Penile cancer is a rare disease with a frequency of 0.3-0.8 cases per 100,000 men. The highest is the frequency in Latin America and part of Africa and the lowest in the countries applying circumcision at an early age.
1. What is the cause of a penile cancer disease?
The cause is related to sexually transmitted diseases, human papillomavirus infection, chronic inflammation, and perhaps smoking.
2. What are the tumors of the penis?
Most tumors are squamous cell with varying degrees of differentiation. Rarely occurs with melanoma, lymphoma and sarcoma. Additional prognostic factors are the depth of invasion, involvement of lymph and blood vessels. Penile cancer is most often a squamous cell carcinoma. The tumor is predominantly located on the surface of the penis or foreskin, rarely on the body of the penis.
3. How is penile cancer diagnosed?
Early diagnosis of the disease when the patients have no complaints. A checkup of the sexual partner and palpation of the inguinal lymph nodes is performed. If a malignant disease is suspected, a histological examination is performed.
For detection of distant metastases, a X-ray examination of the lung and bone system is performed.
Biopsy is taken at enlarged nodes inguinally and a penis tumor. Required before biopsy is to take antibiotic for 4 weeks to respond to inflammatory enlarged inguinal lymph nodes and to detect metastatic disease. Reactive hyperplasia is detected at 50-70% and, after removal of the primary penile tumor, lymphadenomegamy is normalized. Only a histological (cytological) study demonstrates the presence of metastatic lymph nodes and determines the stage of the disease.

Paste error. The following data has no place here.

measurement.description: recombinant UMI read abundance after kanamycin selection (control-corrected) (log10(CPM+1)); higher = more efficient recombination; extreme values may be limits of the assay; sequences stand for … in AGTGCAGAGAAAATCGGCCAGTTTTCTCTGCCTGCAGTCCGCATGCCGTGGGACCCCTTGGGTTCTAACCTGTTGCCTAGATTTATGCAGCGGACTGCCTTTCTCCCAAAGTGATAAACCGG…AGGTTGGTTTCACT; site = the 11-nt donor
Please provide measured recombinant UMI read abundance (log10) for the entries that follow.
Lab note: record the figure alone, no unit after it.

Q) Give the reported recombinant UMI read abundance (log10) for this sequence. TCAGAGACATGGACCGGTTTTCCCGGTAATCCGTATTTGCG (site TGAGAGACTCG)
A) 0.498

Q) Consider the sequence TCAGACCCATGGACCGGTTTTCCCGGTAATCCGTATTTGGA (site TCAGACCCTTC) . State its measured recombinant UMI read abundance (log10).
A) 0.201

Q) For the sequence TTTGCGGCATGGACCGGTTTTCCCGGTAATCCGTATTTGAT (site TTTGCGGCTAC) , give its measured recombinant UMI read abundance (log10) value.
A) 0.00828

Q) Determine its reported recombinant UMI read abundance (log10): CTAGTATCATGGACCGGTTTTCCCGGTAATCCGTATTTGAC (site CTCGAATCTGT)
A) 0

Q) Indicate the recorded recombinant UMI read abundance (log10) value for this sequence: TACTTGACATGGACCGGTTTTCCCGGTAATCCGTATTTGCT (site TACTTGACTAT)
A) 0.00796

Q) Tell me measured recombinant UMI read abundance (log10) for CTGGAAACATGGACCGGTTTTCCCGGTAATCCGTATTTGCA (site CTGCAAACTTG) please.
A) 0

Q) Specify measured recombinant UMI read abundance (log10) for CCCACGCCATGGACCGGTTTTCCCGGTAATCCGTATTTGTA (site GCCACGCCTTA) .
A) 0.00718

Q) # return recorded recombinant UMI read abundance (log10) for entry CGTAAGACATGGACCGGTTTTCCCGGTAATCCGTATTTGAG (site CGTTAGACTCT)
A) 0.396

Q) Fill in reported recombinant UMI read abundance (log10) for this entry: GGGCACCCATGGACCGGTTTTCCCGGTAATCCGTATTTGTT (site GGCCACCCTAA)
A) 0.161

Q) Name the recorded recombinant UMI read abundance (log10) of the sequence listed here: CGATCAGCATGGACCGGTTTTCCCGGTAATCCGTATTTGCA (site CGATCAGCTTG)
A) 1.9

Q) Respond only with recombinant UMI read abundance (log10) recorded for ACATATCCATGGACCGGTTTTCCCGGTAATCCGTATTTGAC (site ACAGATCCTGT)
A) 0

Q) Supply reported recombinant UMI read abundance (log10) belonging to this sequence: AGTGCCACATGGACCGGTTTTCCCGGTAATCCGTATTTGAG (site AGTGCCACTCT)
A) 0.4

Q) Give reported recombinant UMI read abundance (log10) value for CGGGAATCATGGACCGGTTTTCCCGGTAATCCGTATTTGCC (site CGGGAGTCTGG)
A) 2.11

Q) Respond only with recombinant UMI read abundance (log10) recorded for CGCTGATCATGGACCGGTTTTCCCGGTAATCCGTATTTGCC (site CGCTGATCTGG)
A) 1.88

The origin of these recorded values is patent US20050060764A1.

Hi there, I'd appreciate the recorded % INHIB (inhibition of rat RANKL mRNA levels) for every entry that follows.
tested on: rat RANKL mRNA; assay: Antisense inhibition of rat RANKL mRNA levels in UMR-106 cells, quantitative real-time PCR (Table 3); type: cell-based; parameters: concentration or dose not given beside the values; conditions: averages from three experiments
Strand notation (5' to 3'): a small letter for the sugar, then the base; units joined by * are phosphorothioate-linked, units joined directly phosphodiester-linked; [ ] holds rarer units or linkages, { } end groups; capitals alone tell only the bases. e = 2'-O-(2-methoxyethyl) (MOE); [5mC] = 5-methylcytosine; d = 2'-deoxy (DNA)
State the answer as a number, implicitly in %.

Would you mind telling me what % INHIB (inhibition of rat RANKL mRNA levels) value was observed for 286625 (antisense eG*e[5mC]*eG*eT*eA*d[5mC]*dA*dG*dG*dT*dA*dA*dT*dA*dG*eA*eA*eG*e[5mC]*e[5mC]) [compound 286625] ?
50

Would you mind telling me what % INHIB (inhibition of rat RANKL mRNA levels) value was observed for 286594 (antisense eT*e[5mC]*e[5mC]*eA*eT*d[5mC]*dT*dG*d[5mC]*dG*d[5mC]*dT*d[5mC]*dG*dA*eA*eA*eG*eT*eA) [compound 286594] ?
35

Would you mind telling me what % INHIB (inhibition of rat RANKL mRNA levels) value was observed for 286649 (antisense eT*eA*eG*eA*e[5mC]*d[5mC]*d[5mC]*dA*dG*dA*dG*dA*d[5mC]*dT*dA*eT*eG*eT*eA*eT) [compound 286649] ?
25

4. Where do they metastasize?
The penile cancer metastasizes primarily lymphatically, first affecting the inguinal lymph nodes and then the laryngeal and paraoral lymph nodes. Hematogenic metastases occur late, mainly in the bones and lungs.
5. What is Treatment?
The treatment is based on the extent of carcinoma development. The main treatment is operative. It is expressed by total or partial resection combined with removal of lymph nodes. It can be combined with chemotherapy and radiotherapy. Radiotherapy is an acceptable option for patients who refuse surgery. Brachytherapy (radiotherapy) is suitable for tumors less than 4 cm in diameter. Methotrexate, bleomycin, cisplatin, paclitaxel, ifosfamide are used in chemotherapy.
6. What is the forecast?
The prognosis is good for early diagnosis and timely treatment.
7. What is prophylaxis?
Prevention of penile cancer is extremely important and aims at eliminating predisposing factors. It is necessary to observe very good hygiene, timely surgical treatment of phimosis, treatment of chronic inflammatory diseases of the sexual member, immediate consultation of a doctor in case of complaints.